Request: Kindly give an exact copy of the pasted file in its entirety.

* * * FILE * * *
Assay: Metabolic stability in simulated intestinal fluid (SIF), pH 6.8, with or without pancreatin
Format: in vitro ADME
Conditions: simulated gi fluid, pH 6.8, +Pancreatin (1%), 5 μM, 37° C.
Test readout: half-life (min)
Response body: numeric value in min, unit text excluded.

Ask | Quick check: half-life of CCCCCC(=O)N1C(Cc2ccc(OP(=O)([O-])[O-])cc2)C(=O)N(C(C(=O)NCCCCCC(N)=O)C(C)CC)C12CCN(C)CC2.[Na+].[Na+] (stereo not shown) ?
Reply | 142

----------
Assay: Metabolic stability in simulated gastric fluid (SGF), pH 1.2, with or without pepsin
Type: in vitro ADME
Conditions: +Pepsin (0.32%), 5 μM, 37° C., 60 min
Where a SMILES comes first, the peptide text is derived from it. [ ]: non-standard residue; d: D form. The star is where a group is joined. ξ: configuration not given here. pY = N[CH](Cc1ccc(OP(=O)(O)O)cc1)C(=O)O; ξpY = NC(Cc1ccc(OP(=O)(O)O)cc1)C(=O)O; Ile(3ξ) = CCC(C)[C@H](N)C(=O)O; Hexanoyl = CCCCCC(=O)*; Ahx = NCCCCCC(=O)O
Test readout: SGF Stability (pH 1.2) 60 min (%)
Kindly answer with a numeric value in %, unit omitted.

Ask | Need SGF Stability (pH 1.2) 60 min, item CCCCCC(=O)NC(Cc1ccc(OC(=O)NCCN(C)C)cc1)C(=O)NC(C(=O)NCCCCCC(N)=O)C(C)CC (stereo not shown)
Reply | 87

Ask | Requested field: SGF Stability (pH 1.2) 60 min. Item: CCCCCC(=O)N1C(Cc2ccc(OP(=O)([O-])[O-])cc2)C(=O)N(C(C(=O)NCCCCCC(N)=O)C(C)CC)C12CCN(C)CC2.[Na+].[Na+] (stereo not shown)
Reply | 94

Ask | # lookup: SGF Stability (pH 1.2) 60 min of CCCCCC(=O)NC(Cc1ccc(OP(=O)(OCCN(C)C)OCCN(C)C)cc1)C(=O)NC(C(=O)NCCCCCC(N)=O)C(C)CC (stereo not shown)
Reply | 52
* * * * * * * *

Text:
Assay: Metabolic stability in simulated intestinal fluid (SIF), pH 6.8, with or without pancreatin
Format: in vitro ADME
Conditions: simulated gi fluid, pH 6.8, +Pancreatin (1%), 5 μM, 37° C.
Test readout: half-life (min)
Response body: numeric value in min, unit text excluded.

Ask | Quick check: half-life of CCCCCC(=O)N1C(Cc2ccc(OP(=O)([O-])[O-])cc2)C(=O)N(C(C(=O)NCCCCCC(N)=O)C(C)CC)C12CCN(C)CC2.[Na+].[Na+] (stereo not shown) ?
Reply | 142

----------
Assay: Metabolic stability in simulated gastric fluid (SGF), pH 1.2, with or without pepsin
Type: in vitro ADME
Conditions: +Pepsin (0.32%), 5 μM, 37° C., 60 min
Where a SMILES comes first, the peptide text is derived from it. [ ]: non-standard residue; d: D form. The star is where a group is joined. ξ: configuration not given here. pY = N[CH](Cc1ccc(OP(=O)(O)O)cc1)C(=O)O; ξpY = NC(Cc1ccc(OP(=O)(O)O)cc1)C(=O)O; Ile(3ξ) = CCC(C)[C@H](N)C(=O)O; Hexanoyl = CCCCCC(=O)*; Ahx = NCCCCCC(=O)O
Test readout: SGF Stability (pH 1.2) 60 min (%)
Kindly answer with a numeric value in %, unit omitted.

Ask | Need SGF Stability (pH 1.2) 60 min, item CCCCCC(=O)NC(Cc1ccc(OC(=O)NCCN(C)C)cc1)C(=O)NC(C(=O)NCCCCCC(N)=O)C(C)CC (stereo not shown)
Reply | 87

Ask | Requested field: SGF Stability (pH 1.2) 60 min. Item: CCCCCC(=O)N1C(Cc2ccc(OP(=O)([O-])[O-])cc2)C(=O)N(C(C(=O)NCCCCCC(N)=O)C(C)CC)C12CCN(C)CC2.[Na+].[Na+] (stereo not shown)
Reply | 94

Ask | # lookup: SGF Stability (pH 1.2) 60 min of CCCCCC(=O)NC(Cc1ccc(OP(=O)(OCCN(C)C)OCCN(C)C)cc1)C(=O)NC(C(=O)NCCCCCC(N)=O)C(C)CC (stereo not shown)
Reply | 52